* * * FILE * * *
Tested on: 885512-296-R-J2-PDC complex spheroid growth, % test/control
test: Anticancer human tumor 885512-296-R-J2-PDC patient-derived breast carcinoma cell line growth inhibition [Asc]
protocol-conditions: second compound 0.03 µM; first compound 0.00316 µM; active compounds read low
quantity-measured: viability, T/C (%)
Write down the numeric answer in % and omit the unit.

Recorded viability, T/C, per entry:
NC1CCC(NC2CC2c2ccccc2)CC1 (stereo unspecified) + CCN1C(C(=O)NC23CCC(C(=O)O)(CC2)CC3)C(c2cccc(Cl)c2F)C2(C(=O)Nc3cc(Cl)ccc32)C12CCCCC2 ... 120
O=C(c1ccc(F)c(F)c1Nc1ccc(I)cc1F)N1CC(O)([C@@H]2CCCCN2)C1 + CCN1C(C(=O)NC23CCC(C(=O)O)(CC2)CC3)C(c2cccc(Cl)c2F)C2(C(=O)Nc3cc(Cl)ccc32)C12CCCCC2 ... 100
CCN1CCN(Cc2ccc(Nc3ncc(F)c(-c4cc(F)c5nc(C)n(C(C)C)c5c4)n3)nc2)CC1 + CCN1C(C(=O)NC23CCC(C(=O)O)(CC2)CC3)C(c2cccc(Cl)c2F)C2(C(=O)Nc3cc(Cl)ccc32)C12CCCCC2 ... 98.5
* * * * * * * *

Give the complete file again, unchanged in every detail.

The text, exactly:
Tested on: 885512-296-R-J2-PDC complex spheroid growth, % test/control
test: Anticancer human tumor 885512-296-R-J2-PDC patient-derived breast carcinoma cell line growth inhibition [Asc]
protocol-conditions: second compound 0.03 µM; first compound 0.00316 µM; active compounds read low
quantity-measured: viability, T/C (%)
Write down the numeric answer in % and omit the unit.

Recorded viability, T/C, per entry:
NC1CCC(NC2CC2c2ccccc2)CC1 (stereo unspecified) + CCN1C(C(=O)NC23CCC(C(=O)O)(CC2)CC3)C(c2cccc(Cl)c2F)C2(C(=O)Nc3cc(Cl)ccc32)C12CCCCC2 ... 120
O=C(c1ccc(F)c(F)c1Nc1ccc(I)cc1F)N1CC(O)([C@@H]2CCCCN2)C1 + CCN1C(C(=O)NC23CCC(C(=O)O)(CC2)CC3)C(c2cccc(Cl)c2F)C2(C(=O)Nc3cc(Cl)ccc32)C12CCCCC2 ... 100
CCN1CCN(Cc2ccc(Nc3ncc(F)c(-c4cc(F)c5nc(C)n(C(C)C)c5c4)n3)nc2)CC1 + CCN1C(C(=O)NC23CCC(C(=O)O)(CC2)CC3)C(c2cccc(Cl)c2F)C2(C(=O)Nc3cc(Cl)ccc32)C12CCCCC2 ... 98.5